Imperiled Mussels

In ancient Greece, electoral votes were cast by scratching the names of candidates inside mussel shells.

Centuries later, in one of the earliest (14th century) French cookbook transcripts, Le Viander de Taillevent, a mussel recipe appears—with mint of all things. The reknowned Taillevent rose from meager beginnings as a young kitchen hand by the common name of Guillaume Tirel to become the heralded master chef for the king of France, Charles V (“the Wise”). More than a quincentennial later, Taillevent’s name graced a famous Parisian restaurant which opened shortly after the close of World War II.

Mussels are bivalves of the marine family Mytilidae, most of which live on exposed shores in intertidal zones. The external shell is composed of two hinged halves (valves) joined together by a ligament, and closed by robust internal muscles. They have tough, elastic byssal threads—their notorius “beards.”

Mussels are another sad example of how humankind has altered the ocean environment in recent times – exhausting the limits of an ecosystem’s endurance.  The iconic coastal California mussel may be the casualty this time.

A study published in the journal <em>Science</em> predicts that by mid-century, western coastal waters will become sufficiently acidic to hinder shell formation by mussels, oysters and corals.  These waters are particularly fecund  because winds that blow surface water out to sea allow water laden with nutrients to swell near the shore.  This upwelling renders those waters especially vulnerable to ocean acidification. Increased acidity levels develop in the waters as they absorb carbon dioxide which accelerate as trends of anthropogenic greenhouse gases continue to soar.  <strong>Ocean acidification</strong> has been dubbed the <em>osteoporosis of the seas</em>.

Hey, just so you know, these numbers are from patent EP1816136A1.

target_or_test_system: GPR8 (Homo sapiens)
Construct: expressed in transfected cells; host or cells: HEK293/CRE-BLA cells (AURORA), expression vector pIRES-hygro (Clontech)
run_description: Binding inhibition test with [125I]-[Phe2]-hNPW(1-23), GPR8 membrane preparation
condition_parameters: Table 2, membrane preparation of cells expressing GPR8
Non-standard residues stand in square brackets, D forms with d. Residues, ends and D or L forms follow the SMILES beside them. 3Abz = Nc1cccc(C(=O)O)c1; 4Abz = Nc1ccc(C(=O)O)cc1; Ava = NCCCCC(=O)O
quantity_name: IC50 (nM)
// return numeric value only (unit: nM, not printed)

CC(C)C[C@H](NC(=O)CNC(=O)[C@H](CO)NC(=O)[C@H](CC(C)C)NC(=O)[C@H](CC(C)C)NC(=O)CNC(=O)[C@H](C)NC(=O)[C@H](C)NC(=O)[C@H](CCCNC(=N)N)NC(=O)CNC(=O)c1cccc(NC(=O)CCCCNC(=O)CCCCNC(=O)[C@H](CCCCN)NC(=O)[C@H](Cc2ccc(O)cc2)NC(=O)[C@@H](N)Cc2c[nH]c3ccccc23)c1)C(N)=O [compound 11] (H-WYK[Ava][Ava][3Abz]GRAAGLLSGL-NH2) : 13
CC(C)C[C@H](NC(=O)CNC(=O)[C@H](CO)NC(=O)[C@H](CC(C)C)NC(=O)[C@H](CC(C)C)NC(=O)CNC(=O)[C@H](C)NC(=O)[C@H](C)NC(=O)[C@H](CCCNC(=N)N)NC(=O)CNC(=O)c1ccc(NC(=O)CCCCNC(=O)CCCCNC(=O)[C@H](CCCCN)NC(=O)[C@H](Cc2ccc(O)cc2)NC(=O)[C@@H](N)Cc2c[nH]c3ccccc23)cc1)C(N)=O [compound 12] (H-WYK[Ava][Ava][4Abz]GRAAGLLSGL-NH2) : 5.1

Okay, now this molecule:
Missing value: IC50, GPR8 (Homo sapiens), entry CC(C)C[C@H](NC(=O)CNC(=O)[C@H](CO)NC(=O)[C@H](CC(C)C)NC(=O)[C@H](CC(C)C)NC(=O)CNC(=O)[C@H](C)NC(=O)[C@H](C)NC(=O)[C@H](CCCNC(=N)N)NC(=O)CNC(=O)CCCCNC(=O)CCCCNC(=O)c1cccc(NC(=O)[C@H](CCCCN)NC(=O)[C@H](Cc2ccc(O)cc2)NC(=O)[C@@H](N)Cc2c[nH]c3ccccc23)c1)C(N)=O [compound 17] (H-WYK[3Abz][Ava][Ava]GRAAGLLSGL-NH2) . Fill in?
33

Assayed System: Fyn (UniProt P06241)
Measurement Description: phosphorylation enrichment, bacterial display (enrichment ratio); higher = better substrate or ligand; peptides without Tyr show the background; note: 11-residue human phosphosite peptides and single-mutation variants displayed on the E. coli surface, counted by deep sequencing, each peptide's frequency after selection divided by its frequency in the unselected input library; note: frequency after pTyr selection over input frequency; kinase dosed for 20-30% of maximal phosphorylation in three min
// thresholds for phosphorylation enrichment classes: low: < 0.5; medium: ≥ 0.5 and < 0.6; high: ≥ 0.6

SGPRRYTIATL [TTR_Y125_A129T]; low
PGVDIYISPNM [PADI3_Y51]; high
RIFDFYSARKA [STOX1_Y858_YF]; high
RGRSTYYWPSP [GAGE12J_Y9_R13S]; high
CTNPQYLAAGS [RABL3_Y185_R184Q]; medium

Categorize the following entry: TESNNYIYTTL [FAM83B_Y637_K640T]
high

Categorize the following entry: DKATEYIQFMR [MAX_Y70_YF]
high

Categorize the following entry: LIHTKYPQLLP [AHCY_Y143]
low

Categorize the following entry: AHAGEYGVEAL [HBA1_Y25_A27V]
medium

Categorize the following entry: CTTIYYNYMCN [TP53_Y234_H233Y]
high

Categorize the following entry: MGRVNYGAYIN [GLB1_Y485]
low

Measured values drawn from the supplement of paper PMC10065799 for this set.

What does this have to do with our cherished shellfish?  As carbon dioxide dissolves in sea water, saturation levels of the mineral calcium carbonate, a critical building block for shells and skeletons, decreases. Undersaturation can reach perilous levels depriving these sea creatures of the basic component needed to develop and maintain their shells.  According to these researchers (who were using optimistic models), by 2050 west coast seawater will no longer have sufficient saturation states to maintain adequate calcium carbonate levels.  This places mussel populations at serious risk.  This is indeed a dire finding given that mussels provide habitat, refuge, and food for some 300 other species.

A correlative finding was reached in a later study conducted at UC Davis Bodega Marine Laboratory.  Researchers there noted that increased concentrations of carbon dioxide in the atmosphere that climate scientists attribute to human activity have resulted in increased ocean acidification.   This team focused on mussel larvae, which swim in the open ocean before settling down on the shoreline and attaching to reefs as adults.  As with many other marine creatures, mussel larvae are more vulnerable to environmental stresses.

Larvae were grown in the lab at present acid levels, levels projected for the end of the century if carbon dioxide emissions continue, and at levels which might be reached if emissions are reduced.  The shells were measurably thinner and the mussels’ bodies smaller at projected acid levels.

Other researchers have sung the same refrain:  if human actions continue unabated, oceans will continue to absorb rising levels of atmospheric carbon dioxide which causes ocean acidification whose corrosive effect ultimately threatens to decimate certain shellfish species. 

Do we welcome such a sea change?

 

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